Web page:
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Sri Lanka’s President slammed as ‘predator of press freedom’ – Reporters Without Borders

Sri Lankan President, Gotabaya Rajapaksa, has featured on the Reporters Without Borders (RSF) 2021 gallery of “predators of press freedom”.

RSF note that the gallery highlights heads of states “who trample on press freedom by creating a censorship apparatus, jailing journalists arbitrarily or inciting violence against them”.

They further add

“When they don’t have blood on their hands because they have directly or indirectly pushed for journalists to be murdered”.

Since coming to office, Rajapaksa has established a commission of inquiry into “political victimisation” which has called for exonerating senior government and military officials who are accused of egregious human rights violations. The commission has further called for those investigating these high-profile cases, and those who contributed evidence, to face punishment for “fabricating evidence”.

Listed in those high-profile cases are the deaths of numerous journalists, such as Prageeth Ekneligoda, where police have provided evidence of Rajapaksa’s role in their disappearance.


The Terminator

In their report, they note that Sri Lanka ranks 127th/180 countries in the 2021 World Press Freedom Index. Journalists routinely face threats of harassment, torture and even murder in Sri Lanka. RSF further highlight that “impunity for crimes of violence against journalists committed on Gota’s orders continues to be total”.

Commenting on Rajapaksa’s record, they note that he had gained the nickname “Terminator” due to “his role as overseer of a death squad known as the ‘white van commando’ because of the vehicles it used to kidnap and torture journalists, and in some cases execute them, on his orders”.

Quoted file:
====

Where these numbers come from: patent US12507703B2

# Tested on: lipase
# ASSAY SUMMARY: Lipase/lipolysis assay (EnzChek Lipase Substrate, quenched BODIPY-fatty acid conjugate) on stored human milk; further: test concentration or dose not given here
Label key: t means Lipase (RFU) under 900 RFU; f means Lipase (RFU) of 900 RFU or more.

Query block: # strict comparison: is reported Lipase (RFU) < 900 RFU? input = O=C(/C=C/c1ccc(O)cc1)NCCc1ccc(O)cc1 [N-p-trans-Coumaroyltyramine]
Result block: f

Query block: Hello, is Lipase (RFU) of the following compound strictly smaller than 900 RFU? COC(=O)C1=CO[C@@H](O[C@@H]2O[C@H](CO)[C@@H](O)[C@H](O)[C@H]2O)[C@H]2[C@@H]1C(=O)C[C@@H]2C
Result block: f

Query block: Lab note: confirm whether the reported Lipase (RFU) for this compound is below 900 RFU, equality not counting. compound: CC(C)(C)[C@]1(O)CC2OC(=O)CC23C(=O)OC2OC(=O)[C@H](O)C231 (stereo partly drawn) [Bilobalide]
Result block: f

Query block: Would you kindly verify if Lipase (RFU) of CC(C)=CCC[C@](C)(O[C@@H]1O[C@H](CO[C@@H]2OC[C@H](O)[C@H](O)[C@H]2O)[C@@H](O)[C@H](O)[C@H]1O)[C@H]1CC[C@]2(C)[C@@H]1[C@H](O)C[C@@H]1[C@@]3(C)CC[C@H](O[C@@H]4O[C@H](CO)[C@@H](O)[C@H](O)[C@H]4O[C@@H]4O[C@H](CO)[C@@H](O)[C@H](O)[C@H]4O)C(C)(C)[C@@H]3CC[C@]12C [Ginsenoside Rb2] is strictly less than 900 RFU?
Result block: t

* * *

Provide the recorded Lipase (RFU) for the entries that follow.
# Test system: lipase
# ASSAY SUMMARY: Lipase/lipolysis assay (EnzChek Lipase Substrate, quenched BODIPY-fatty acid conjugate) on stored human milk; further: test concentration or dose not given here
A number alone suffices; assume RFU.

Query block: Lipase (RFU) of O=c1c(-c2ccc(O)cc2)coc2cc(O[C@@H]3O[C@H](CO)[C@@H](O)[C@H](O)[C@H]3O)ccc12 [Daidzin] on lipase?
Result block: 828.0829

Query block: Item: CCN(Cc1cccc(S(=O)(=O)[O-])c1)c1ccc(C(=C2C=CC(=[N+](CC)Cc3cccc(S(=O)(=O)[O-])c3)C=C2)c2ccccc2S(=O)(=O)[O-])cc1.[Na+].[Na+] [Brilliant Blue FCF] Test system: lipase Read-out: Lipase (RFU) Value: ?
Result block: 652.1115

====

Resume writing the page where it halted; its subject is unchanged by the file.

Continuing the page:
RSF further records that at least 14 journalists were killed or disappeared whilst Rajapaksa was the defence minister; a further 20 fled the country after being tortured or receiving death threats. Journalists for Democracy in Sri Lanka (JDS) recorded that as least 44 journalists had been killed or disappeared from 2004 to 2010 alone. Most of those journalists were Tamil (41) and from the North-East. The true figure is thought to be much higher.

Read more here: Hudson Samarasinghe reappointed to chair of Sri Lanka Broadcasting Corporation

Commenting on the dire situation journalists in Sri Lanka face today they note:

“Warrants for the arrest of journalists have been issued, media outlets have been raided and searched, ploys have been used to disinform, and death threats have been made. Much of the Sri Lankan press is now censoring itself, either because of what Gota did in the past or what he is doing now as president”.

They further add that journalists face two threats:

“One is judicial, the probability that the police will come with warrants for their arrest. The other is physical, the probability that they will receive death threats, which the police will refuse to register if they try to file a complaint”.

“Either way, terror is back”.

Read more here.

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